Current cinnamon research studies are targeting cinnamon's powerful anti-bacterial, anti-candida, and antiviral properties and health benefits, as well as many other wellness benefits of this versatile, delicious spice.
As we become more knowledgeable about - and take more responsibility for - our own wellness, many of us turn first to natural alternatives when we're not feeling well or just aren't at our physical or emotional best.
Traditional medicine has shared with us remedies that have stood the test of time - such as herbal tisanes (like cinnamon tea), which are healthy, safe, effective ways to treat a wide range of common aches, pains, and ailments.
Current cinnamon research is providing even more support for the multitude of health and wellness benefits of cinnamon. Here is more current cinnamon research (if you missed our other Cinnamon Tea Research pages, they begin here).
A 2009 German study looked at the efficiency of a number of essential oils in fighting certain antibiotic-resistant infections, including three strains of the Candida fungus.
In this in vitro (test-tube) study, the researchers found that four essential oils - Cinnamon, Lemon, Thyme white, and Lemongrass - showed impressive antimicrobial properties and were especially effective at inhibiting Candida (a number of other essential oils were shown to provide quite effective antimicrobial benefits, as well).
If you'd like to read more, you'll find the research abstract for this study here.
A similar laboratory study at the Universidade Estadual Paulista (UNESP) in Araraquara, Brazil, in 2011 also found cinnamon oil to be a natural, very effective means of controlling Candida (including Candida parapsilosis, Candida orthopsilosis, and Candida albicans strains). Click here to learn more about this study.
Another research project targeting Candida infections studied the effects of cinnamon oil and pogostemon oil both in vitro and with study participants.
In the test-tube portion of the study, three strains of Candida (Candida albicans, Candida tropicalis, and Candida krusei) were treated with cinnamon oil and pogostemon oil complexes. The structure and form of the treated cells were studied using electronic microscopy over a period of 72 hours, during which time the cells were damaged and eventually destroyed by the oil complexes.
The 60 patients who participated in the study had each been diagnosed with intestinal Candida infection. Over the course of the study, each participant was treated with capsules containing cinnamon and pogostemon oil. Following the treatment, 43 of the 60 were cured of their infection, and the remainder of the participants experienced improvement in their condition.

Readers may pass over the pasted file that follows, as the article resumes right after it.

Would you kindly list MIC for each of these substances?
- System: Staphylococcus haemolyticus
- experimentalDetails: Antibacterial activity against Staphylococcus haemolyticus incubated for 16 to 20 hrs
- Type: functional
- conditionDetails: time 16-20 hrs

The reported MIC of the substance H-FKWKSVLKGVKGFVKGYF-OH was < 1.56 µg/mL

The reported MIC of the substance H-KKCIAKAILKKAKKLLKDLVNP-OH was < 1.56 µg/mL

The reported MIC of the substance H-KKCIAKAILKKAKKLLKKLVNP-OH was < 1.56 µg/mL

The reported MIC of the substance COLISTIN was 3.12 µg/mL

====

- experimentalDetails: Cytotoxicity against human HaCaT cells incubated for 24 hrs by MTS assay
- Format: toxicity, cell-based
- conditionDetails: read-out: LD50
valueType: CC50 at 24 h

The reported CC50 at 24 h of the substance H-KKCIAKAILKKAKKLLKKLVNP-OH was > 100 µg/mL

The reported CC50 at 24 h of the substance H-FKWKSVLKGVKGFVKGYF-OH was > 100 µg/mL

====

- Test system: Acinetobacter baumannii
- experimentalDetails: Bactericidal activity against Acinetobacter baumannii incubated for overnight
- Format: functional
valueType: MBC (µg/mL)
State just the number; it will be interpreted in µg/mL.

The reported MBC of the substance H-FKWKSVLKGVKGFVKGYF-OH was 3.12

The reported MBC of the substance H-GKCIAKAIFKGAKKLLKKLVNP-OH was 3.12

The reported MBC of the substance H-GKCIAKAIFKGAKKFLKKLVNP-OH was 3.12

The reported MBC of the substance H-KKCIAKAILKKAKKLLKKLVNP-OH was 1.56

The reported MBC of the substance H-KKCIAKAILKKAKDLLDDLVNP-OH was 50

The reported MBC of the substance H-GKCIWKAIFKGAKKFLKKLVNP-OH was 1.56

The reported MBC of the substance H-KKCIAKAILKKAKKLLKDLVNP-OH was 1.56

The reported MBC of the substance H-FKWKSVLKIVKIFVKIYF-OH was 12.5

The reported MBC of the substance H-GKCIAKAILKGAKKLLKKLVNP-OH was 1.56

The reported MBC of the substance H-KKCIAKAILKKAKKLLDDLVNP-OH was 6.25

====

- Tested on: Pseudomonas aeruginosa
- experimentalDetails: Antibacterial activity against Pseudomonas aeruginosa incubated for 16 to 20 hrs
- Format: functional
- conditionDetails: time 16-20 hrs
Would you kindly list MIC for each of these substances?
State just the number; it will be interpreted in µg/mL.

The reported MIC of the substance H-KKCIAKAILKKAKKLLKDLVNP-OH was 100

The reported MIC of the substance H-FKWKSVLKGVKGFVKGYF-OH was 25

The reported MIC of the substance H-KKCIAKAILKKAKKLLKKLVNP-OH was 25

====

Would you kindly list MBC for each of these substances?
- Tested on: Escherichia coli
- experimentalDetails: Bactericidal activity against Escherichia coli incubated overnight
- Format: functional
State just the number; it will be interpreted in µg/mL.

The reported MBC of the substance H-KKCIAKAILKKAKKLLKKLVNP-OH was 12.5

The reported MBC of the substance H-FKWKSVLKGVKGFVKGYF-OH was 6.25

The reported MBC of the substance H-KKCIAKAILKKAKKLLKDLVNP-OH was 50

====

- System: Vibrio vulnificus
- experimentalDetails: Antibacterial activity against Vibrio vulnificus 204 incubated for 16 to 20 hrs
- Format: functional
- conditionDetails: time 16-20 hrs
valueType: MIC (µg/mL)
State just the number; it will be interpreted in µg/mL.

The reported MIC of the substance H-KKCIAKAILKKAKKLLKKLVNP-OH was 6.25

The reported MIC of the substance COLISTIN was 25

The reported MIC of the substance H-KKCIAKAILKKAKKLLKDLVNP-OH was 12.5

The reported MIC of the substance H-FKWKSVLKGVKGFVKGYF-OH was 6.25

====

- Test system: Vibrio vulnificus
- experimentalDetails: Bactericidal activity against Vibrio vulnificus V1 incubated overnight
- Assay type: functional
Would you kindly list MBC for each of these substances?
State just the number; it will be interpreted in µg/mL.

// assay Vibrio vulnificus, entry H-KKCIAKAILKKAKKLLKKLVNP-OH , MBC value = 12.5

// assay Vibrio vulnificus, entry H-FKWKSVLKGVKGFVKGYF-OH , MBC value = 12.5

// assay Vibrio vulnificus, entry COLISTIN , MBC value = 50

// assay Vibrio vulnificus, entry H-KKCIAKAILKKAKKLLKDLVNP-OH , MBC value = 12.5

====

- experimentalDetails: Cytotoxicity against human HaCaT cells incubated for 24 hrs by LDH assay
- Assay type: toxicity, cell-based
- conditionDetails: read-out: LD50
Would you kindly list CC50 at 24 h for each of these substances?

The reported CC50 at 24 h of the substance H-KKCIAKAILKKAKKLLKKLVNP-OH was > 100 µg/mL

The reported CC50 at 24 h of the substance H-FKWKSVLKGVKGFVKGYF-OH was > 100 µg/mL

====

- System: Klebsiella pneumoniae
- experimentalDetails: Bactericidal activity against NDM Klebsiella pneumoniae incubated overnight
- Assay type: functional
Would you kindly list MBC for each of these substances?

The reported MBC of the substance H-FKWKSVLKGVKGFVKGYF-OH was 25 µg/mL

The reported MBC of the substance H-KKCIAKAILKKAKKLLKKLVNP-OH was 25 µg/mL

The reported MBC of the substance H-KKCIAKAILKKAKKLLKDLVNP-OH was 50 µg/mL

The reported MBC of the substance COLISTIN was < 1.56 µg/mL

The researchers concluded that the cinnamon oil and pogostemon oil complexes were very effective in curing intestinal Candida infections.
This study took place in 2012 at the Second Hospital of Hebei Medical University in Hebei, China. If you'd like to learn more about this interesting research, please click here.
About half of all adult women (and many men) will experience at least one UTI (urinary tract infection) in their lifetime. Left untreated, this common bacterial infection can lead to other serious complications, such as kidney infection.
A 2010 laboratory study at the University of Connecticut in Connecticut, USA, suggests that cinnamon may prove to be an effective anti-bacterial agent in helping to fight and even prevent UTIs.
In this study, uropathogenic E. coli (which is the bacteria responsible for most UTIs) was treated with various concentrations of trans-cinnamaldehyde (an ingredient in cinnamon oil).
The research found that the uropathogenic E. coli (which was resistant to common antibiotics) could be prevented by the trans-cinnamaldehyde. Research results also showed that trans-cinnamaldehyde could inactivate existing E. coli. The study found, as well, that human bladder cells experienced no toxic effects from the various tested concentrations.
Interested in reading more? You'll find the abstract for this study here.
A comprehensive review of research articles from 1970 to 2012 about treatment strategies for UTIs was published in 2013. This meta-review listed cinnamon as one of the most-studied plants for prevention or management of UTIs, noting research showing trans-cinnamaldehyde's effective antibacterial properties against E. coli, Salmonella Typhimurium, Clostridium botulinum, and other troublesome bacteria.
The authors suggested that this information warrants additional research targeting cinnamon's potential for managing and preventing UTIs. Please click here to read this interesting meta-review.
The authors of this meta-review also referred to another fascinating research study showing that, while resistance to antibiotics is an ongoing treatment concern, the possibility of bacteria developing resistance to anti-bacterial plants is comparatively small (you'll find the abstract for this additional study here).
There is more to come... keep reading about research about cinnamon here!
The health and wellness benefits this unassuming spice can provide are truly amazing! And, even though we tend to take cinnamon for granted, enjoying a cup of cinnamon tea is a simple step that you can take to nurture your physical, emotional, and mental health.
Cinnamon research aside, don't forget to stay informed about potential cinnamon tea risks and side effects, and check with your herbal practitioner or healthcare professional to ensure cinnamon tea is a safe, healthy choice for you and your family.